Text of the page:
While reading David Field’s seminal paper “What is the role of sensory coding?”, I became aware of compelling evidence supporting the hypothesis that our cortex represents sensory information using a ‘sparse’ code. Sparse coding has its roots in information theory and relates to the optimal coding principle whereby a system’s aim is to represent a signal using as few ‘bits’ as possible. In an optimal code, each bit must be as independent as possible from other bits since any information carried simultaneously by two bits is redundant and decreases the optimality of the code. In the context of Neuroscience, this translates to our cortex using as few neurons as possible to encode sensory events, with active neurons carrying mutually independent information. Several findings substantiate this claim, but perhaps the most remarkable one comes from computer simulation using unsupervised feature-learning algorithms. Similarly to our sensory cortices, the aim of such algorithms is to learn a representational basis to encode sensory stimuli. Simulations have shown that when these algorithms implement sparse coding strategies (i.e., when they are forced to use as few elements as possible to represent a stimulus), they develop ‘receptive fields’ that are strikingly similar to those of neurons in our cortex. The close correspondence between simulation and biology indicates that our cortex might indeed perform a sparse encoding of sensory information.
Towards the end of his paper, Field mentions several interesting reasons why a sparse code might be beneficial. However, I failed to develop a personal intuition as to why our cortex might implement such a sparse code. After finishing the paper, I looked up from my computer and I gazed through the window. At this moment, I saw a gigantic object appear in front of me. It was a very complex stimulus that filled up my whole visual field. It was made of hundreds, if not thousands, of small moving patches each containing infinite details. Yet, however intricate this stimulus was, a single percept came to my mind and I thought: “a tree”. It is at this point that I realized what the main advantage of sparse coding is: it summarizes our sensory environment to essential features. I then got up and walked around the Institute. As I looked around me, objects emerged from their background. I didn’t see keys, letters, buttons and cables but a computer; nor did I see a detailed fabric, wheels and armrests, but simply a chair. I could almost feel my cortex process visual information. It was efficiently summarizing my sensory environment so that I only perceived large-scale objects. In other words, my cortex was sparsely encoding my environment: with just a few concepts (‘chair’, ‘computer’, ‘desk’) it described the information that my retina perceived through millions of photoreceptors.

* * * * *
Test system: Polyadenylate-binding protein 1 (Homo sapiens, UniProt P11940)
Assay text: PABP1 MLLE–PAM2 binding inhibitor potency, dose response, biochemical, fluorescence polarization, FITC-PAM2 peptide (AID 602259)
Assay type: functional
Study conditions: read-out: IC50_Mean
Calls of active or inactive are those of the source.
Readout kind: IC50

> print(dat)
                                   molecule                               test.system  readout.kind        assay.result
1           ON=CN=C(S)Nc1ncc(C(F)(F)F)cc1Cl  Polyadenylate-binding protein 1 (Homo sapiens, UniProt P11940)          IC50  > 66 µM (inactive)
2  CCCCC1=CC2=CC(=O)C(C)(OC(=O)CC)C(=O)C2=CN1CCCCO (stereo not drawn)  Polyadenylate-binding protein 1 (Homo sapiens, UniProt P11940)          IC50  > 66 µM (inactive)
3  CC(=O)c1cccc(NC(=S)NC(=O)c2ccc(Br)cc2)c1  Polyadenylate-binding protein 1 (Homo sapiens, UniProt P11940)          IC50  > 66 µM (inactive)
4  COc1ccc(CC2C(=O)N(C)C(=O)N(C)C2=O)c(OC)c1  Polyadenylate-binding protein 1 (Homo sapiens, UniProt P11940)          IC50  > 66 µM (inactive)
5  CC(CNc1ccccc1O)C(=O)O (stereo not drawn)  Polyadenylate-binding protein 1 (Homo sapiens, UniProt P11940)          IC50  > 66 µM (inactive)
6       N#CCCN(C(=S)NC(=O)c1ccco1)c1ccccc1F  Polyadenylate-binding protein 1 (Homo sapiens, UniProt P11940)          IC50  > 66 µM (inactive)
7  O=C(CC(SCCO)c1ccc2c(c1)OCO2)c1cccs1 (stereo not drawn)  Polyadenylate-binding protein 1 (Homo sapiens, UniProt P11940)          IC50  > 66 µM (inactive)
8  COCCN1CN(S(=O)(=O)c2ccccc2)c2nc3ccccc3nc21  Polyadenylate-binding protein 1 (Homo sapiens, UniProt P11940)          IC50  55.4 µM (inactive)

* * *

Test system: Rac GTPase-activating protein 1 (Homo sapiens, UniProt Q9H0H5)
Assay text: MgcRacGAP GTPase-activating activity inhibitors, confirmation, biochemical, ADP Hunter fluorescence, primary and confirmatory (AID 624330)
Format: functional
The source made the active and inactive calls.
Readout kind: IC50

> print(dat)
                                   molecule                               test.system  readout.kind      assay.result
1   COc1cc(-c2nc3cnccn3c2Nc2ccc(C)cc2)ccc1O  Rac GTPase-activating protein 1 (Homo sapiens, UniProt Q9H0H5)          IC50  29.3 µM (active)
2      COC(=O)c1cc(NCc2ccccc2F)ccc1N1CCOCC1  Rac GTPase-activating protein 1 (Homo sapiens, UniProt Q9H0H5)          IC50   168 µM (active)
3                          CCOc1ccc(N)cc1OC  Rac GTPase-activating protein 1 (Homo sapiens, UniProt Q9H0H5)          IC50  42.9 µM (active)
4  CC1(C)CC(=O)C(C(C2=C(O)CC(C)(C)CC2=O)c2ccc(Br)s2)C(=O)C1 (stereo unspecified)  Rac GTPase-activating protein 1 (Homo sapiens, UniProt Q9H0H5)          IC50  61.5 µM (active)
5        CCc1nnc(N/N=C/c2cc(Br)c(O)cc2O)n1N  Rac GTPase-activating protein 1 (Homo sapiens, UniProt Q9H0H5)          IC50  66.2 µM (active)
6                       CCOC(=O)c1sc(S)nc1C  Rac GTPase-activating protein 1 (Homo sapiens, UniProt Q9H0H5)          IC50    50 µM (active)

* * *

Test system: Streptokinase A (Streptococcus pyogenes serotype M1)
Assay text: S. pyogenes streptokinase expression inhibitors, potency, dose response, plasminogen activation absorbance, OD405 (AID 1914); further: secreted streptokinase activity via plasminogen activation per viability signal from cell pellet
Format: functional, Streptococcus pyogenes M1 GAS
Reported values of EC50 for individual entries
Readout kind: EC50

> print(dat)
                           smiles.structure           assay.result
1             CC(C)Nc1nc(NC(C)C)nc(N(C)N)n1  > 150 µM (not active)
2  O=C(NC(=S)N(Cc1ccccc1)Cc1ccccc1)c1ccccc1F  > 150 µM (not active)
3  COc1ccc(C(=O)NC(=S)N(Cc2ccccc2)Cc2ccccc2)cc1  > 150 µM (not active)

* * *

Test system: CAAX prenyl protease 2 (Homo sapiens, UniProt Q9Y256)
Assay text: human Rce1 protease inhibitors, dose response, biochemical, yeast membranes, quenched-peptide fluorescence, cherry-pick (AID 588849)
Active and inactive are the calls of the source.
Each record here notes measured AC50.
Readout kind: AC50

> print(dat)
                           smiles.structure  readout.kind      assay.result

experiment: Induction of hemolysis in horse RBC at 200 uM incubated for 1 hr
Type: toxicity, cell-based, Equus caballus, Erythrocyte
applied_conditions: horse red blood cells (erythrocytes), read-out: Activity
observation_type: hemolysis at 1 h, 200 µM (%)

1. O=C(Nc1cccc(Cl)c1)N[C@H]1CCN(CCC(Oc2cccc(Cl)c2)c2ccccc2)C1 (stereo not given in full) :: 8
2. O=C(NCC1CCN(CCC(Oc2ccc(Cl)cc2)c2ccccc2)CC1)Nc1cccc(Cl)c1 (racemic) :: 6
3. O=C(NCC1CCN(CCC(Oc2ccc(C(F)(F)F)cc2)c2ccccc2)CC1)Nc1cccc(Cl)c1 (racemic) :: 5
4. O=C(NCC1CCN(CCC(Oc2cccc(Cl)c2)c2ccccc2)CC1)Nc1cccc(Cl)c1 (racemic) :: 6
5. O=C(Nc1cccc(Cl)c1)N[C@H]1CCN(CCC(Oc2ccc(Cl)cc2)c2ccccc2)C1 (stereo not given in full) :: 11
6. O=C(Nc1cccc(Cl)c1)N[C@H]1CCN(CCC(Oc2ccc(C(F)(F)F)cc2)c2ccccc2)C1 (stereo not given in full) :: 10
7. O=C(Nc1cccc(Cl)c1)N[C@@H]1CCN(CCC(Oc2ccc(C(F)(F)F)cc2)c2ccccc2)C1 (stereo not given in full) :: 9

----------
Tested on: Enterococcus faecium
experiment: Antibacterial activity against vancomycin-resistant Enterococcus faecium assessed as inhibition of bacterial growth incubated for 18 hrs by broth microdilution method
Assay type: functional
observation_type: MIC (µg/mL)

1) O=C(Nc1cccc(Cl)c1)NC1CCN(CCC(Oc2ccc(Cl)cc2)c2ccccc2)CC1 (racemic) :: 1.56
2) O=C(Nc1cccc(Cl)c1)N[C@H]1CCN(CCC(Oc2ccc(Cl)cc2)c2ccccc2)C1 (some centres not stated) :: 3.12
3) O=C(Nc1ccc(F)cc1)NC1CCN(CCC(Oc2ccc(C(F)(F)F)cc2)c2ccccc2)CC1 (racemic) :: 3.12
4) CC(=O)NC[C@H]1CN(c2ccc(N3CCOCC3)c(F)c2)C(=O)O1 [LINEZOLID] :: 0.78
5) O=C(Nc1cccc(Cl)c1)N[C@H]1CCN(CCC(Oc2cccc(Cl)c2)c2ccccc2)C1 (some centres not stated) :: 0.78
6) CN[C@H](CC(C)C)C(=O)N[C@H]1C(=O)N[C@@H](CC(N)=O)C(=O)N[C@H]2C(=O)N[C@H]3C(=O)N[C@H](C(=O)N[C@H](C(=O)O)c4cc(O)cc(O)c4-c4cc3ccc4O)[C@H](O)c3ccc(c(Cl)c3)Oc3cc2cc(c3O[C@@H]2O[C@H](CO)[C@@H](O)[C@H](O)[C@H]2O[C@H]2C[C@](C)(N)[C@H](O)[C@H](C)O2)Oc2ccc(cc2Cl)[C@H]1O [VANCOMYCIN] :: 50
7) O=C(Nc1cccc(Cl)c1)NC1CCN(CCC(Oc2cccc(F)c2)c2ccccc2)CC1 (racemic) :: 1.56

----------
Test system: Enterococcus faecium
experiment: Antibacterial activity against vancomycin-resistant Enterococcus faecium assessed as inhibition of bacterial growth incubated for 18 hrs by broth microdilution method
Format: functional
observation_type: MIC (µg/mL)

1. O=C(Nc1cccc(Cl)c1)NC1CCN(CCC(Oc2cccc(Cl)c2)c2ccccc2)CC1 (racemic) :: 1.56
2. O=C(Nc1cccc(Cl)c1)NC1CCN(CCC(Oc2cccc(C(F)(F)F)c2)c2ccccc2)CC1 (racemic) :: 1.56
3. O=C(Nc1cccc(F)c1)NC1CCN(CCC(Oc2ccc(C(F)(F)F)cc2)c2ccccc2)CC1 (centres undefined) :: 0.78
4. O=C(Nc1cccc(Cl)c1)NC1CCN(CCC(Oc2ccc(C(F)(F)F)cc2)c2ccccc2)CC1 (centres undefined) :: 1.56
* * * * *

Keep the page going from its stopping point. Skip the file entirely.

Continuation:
Is this then the role of sensory coding? To sparsely represent sensory information such that relevant components are readily accessible? One of the purposes of cortical circuitry should then be to guide the development of sensory neurons’ receptive field so that each captures the maximum statistical structure in the environment. During perception, neurons should compete so that solely those that carry the most information about a sensory stimulus are allowed to be active. In this way, only a few active neurons carrying mutually independent information can accurately summarize a complex sensory environment.
- R. Holca